We've finally recovered from the wild chaos of the 2019 World Series – the first time the road team won every game in a series. The Washington Nationals are still enjoying their first-ever title, while the Houston Astros are wondering what could have been.
With the league's Winter Meetings right around the corner, we thought it'd be a good time to look at the most valuable franchises in Major League Baseball. The values are courtesy of Forbes' annual franchise value list. Holding the number one spot? Why, it's the team with more championships than any other.
New York Yankees – $4.6 Billion
Perhaps it's no surprise that the Yankees are at the top of this list. The franchise has a storied history, winning an MLB-high 27 titles over the years. Of course, all that success (and deep pockets) have helped bring major stars to the Bronx. While guys like Derek Jeter and Aaron Judge came up through the Yankees' system, they've been able to score big-name free agents like Alex Rodriguez and Giancarlo Stanton. Despite the franchise's long-term success, the Yankees have now gone a decade since their last championship.
Los Angeles Dodgers – $3.3 Billion
Of course, ten years since a championship seems like child's play compared to the Dodgers, who haven't won a World Series since 1988. They've had extended success, though, including winning seven straight NL West titles. Like the Yankees, it helps that the Dodgers play in a huge market. Their value will remain high even if they can't break through and win a championship.
Boston Red Sox – $3.2 Billion
Meanwhile, the Red Sox have taken home four titles since 2004, most recently last year. Their rivalry with the Yankees certainly helps, as does having a strong lineup with guys like Xander Bogaerts and Mookie Betts. However, the Red Sox could find themselves in trouble in 2020. After a disappointing season, the payroll remains bloated.
Chicago Cubs – $3.1 Billion
Kris Bryant, Anthony Rizzo, Jon Lester and the rest of the Cubs turned from lovable losers into World Series champs in 2016. The title ended a 108-year drought in the Windy City. Even if the Cubs never win another championship, that team will go down as legends. Though the Cubs have had several winning seasons in a row, they're a great example of a team not needing to win a championship to be valuable. Even before 2016, the Cubs routinely sold out, thanks to a historic stadium and prominence in one of the country's largest cities.
San Francisco Giants – $3 Billion
The first half of this decade belonged to the San Francisco Giants. The team won the World Series in 2010, 2012, and 2014 behind stars like Tim Lincecum and Buster Posey. The years since have been less kind, with just one playoff appearance since then. Being in the Bay Area has its perks, though, as does having one of the most loyal fanbases in the major leagues. In fact, from 2010 to 2017, the Giants set a National League record with 530 consecutive sold out games.
New York Mets – $2.3 Billion
After the top five teams, there's a significant dropoff in value to number six. New York's "other" team, the Mets, holds that spot. The Mets were one of baseball's first expansion teams in 1962, replacing the departed Brooklyn Dodgers and New York Giants. They've had significantly less success than their cross-town rivals, with just two World Series titles (in 1969 and 1986). Still, playing in New York helps boost their value. And the Mets have plenty of famous fans, too, like Jerry Seinfeld, Chris Rock, and Jimmy Kimmel.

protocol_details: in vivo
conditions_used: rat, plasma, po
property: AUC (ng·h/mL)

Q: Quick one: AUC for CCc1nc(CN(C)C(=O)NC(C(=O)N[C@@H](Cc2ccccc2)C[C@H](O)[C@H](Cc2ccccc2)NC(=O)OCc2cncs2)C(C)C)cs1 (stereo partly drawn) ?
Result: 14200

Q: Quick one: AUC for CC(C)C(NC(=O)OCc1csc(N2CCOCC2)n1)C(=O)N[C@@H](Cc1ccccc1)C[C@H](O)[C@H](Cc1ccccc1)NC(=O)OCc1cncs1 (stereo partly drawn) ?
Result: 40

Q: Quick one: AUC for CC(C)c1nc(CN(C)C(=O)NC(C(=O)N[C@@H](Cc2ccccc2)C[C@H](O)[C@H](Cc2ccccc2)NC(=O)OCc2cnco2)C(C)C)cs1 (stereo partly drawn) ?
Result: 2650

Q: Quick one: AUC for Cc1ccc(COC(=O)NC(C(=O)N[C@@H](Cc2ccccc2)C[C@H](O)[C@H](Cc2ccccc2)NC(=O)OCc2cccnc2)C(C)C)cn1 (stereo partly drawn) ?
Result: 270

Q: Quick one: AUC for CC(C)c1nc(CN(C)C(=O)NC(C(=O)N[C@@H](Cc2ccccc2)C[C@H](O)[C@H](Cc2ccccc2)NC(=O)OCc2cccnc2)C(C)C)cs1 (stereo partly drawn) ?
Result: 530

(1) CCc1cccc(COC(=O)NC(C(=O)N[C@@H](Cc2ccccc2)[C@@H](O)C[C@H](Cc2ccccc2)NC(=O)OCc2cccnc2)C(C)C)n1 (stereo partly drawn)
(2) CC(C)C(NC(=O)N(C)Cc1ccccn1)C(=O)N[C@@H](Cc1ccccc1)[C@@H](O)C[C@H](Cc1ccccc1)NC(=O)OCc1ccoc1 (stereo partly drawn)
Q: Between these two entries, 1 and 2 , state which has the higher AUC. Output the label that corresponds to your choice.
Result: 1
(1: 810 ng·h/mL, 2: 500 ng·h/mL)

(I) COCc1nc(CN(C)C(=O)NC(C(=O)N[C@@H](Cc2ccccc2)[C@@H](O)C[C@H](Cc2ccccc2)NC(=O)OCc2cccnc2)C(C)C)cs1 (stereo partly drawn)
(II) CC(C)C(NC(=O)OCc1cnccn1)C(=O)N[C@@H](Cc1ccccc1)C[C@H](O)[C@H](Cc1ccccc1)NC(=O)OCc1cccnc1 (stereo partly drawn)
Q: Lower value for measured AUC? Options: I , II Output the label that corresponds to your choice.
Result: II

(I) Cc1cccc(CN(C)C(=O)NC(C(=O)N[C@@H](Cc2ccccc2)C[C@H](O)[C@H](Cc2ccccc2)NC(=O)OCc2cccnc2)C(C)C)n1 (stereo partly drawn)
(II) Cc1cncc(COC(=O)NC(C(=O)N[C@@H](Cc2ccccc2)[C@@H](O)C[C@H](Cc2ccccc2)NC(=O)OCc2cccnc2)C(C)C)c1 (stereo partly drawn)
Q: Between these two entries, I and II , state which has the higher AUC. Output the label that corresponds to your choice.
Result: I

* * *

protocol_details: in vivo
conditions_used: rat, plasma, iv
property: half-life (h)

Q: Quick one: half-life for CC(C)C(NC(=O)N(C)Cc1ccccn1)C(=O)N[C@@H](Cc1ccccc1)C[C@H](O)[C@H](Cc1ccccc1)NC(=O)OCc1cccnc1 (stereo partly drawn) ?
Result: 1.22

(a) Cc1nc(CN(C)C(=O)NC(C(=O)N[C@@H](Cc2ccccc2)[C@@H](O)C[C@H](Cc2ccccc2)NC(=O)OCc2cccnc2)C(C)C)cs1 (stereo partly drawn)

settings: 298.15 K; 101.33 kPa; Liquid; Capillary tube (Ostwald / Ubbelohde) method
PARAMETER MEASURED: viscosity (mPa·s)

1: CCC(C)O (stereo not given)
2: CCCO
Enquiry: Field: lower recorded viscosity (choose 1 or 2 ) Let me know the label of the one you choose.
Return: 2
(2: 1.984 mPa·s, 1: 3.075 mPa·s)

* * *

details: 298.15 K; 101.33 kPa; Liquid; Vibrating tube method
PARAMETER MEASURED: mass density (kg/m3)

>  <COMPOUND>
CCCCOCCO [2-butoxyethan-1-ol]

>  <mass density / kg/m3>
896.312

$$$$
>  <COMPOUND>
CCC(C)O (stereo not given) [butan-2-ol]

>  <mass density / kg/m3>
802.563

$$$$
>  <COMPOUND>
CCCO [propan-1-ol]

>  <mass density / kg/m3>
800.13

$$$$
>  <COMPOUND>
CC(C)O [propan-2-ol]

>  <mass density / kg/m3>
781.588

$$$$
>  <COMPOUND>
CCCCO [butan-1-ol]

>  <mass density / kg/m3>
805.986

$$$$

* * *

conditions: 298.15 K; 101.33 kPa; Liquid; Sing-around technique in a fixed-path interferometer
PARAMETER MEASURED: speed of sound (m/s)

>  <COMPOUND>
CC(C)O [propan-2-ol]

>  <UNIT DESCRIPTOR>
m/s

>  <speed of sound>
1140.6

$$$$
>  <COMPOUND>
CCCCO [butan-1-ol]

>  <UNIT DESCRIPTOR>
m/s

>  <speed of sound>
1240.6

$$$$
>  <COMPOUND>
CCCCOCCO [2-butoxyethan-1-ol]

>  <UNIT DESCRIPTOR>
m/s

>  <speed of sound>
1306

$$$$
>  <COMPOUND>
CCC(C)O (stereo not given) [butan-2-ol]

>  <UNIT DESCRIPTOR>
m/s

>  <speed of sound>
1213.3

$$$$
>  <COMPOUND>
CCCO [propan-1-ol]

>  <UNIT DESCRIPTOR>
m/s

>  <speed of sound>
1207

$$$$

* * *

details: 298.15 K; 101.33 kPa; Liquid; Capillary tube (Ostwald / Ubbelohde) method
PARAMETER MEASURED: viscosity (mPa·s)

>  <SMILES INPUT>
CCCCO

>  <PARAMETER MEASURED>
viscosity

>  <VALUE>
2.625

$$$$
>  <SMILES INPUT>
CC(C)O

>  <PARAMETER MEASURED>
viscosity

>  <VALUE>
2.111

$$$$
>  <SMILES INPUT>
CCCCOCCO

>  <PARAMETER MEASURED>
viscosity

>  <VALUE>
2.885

St. Louis Cardinals – $2.1 Billion
The Cardinals are in a smaller market than every other team on this list, but they possess one of the most storied histories in the majors. Their 11 World Series titles are second only to the Yankees, and being in existence since 1900 has offered plenty of memorable moments. Their ROI has been impressive for owner William DeWitt, Jr. – his ownership group purchased the team for $147 million in 1995. In a quarter-century, he's seen his franchise's value rise by more than 1300 percent.
Los Angeles Angels – $1.9 Billion
The Angels have routinely played second fiddle to the Dodgers, though part of that is their location. Anaheim is about an hour south of Los Angeles, and for a while, the team went by the clunky name "The Los Angeles Angels of Anaheim." They wisely ditched that moniker and capitalized on their proximity to the country's second-largest city. The team hasn't been competitive for a while, though they've had their fair share of big-name stars come through over the past decade, including Albert Pujols and Josh Hamilton.
Philadelphia Phillies – $1.85 Billion
Sporting perhaps the most famous mascot in MLB, the Phillies (and the Phillie Phanatic) are the oldest continuous one-name, one-city franchise in the majors. They were founded in 1883 as the Philadelphia Quakers, though quickly changed to the Phillies, which is why their record for longevity still stands. The team has won two World Series titles (in 1980 and 2008).
Houston Astros – $1.775 Billion
With two World Series appearances and one title in the past three years, the Astros round out this list of the top ten most valuable franchises. However, the team has recently come under scrutiny amid allegations of stealing signs during their World Series run in 2017. We'll see if that affects their franchise value, but with marketable stars including Jose Altuve, George Springer, and Zack Greinke, we'd bet the Astros will be just fine.